Located in Noosa National park, this spot encompasses the Australian surfer’s dream, including warm water, long rides and breath-taking scenery, which eventuated in the immense popularity of this spot. Rated as the jewel in Noosa’s crown Tea Tree gets a mix of swell exposure and exceptional shape.
The drop can be heavy out behind the rock on low tide overhead. Hollow fast sections with the opportunity for barrels which quickly turn in to a workable wall for cutback and lip bashing! It’s not uncommon to see 25-50+ surfers out on a good day, mostly on longboards and fishes managing to score 300+m rides. When the surf is firing you can see 100+ and ultra-long walls turning into glass cylinders. Take a deep breath, enjoy the views and be patient, your wave will come. Surfing Tea Tree is an experience! Keep an eye out for Stingrays and Turtles! Above all locals rule here so take your time and have a good look over your left shoulder before taking off.
Walk for 10 minutes along the path past Boiling Pot and if you’re lucky spot a couple of koalas snoozing in the trees. Plunge into milky warm waters of the bay and paddle for a bit to get to the point, you can score some waves on the way to the wall birth point. Another option is rocking off towards the point, where you can walk around the bay’s rocks or follow the pathway a bit longer and track down the rock face leading to the furthest point of Tea Tree.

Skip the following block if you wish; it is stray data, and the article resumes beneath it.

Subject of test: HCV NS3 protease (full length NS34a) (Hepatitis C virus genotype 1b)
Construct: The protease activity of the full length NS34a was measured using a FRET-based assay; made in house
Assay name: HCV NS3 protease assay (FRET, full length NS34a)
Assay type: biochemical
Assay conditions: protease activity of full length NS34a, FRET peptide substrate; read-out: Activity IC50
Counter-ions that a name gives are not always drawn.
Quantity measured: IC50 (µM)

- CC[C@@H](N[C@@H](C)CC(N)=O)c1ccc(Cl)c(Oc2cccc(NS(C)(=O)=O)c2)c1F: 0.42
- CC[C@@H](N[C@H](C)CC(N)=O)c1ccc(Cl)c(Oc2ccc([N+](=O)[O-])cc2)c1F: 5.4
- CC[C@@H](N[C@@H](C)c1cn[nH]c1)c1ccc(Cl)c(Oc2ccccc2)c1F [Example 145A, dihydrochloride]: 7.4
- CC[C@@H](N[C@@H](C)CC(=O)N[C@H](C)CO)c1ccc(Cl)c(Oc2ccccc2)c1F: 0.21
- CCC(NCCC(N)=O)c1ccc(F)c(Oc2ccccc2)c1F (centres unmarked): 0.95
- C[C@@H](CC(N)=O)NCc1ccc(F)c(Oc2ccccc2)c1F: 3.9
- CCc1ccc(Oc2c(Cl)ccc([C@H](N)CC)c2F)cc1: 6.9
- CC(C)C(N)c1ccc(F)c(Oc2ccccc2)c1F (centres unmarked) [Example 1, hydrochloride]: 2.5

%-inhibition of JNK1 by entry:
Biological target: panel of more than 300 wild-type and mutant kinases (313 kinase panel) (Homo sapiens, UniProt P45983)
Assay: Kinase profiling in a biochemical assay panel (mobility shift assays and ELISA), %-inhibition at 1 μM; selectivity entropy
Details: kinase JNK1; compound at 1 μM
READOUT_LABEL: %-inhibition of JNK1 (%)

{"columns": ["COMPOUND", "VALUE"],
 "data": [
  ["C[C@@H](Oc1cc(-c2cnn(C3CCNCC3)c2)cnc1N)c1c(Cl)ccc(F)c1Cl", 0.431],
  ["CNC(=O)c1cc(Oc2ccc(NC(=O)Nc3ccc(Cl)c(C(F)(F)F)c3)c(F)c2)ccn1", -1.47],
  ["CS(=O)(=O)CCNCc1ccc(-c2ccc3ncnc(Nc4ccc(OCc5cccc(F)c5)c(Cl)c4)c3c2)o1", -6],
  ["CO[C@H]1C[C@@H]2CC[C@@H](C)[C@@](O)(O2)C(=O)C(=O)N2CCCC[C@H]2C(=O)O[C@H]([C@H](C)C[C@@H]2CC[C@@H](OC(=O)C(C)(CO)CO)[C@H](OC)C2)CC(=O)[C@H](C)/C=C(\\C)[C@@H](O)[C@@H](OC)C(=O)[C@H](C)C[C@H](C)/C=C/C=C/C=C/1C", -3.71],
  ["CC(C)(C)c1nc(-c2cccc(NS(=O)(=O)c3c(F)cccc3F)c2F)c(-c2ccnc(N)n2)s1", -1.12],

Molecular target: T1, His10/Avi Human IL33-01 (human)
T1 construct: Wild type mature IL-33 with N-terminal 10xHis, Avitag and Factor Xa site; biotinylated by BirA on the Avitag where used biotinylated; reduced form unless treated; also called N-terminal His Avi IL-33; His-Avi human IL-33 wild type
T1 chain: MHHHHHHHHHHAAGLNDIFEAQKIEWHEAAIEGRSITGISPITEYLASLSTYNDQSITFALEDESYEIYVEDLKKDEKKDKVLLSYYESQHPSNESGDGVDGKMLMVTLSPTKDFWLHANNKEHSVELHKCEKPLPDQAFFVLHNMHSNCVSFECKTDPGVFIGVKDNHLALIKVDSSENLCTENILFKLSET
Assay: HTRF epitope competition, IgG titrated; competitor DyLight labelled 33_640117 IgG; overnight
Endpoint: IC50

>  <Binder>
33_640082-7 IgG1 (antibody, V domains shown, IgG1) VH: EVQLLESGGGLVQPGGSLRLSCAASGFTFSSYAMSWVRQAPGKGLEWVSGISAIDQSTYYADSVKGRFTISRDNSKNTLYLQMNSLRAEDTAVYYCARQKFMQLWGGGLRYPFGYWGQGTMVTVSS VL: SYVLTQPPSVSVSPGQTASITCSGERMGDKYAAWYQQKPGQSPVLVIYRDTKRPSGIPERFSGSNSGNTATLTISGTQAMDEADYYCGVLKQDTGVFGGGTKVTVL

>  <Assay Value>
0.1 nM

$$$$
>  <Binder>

What are the best surf conditions for Tea Tree?
Gets good between waist-high to double overhead. We recommend riding your fish, longboard, standard shortboard when bigger here. Tea Tree in Noosa is best suited to intermediate to advanced surfers. It sometimes has a wave (4/10) and can get ridiculously crowded (9/10). The best winds for Tea Tree are South, Southeast and Southwest. The best swell direction is from the East, Northeast and Southeast
We recommend wearing boardshorts or a bikini, plus a wetsuit top in strong winds, in summer with the warmest water temperature a warm 27 degrees in January/Februrary. In winter wear a 3/2 or 2/2 if the sun is shining which it usually is! See the temperature chart below for more data on this.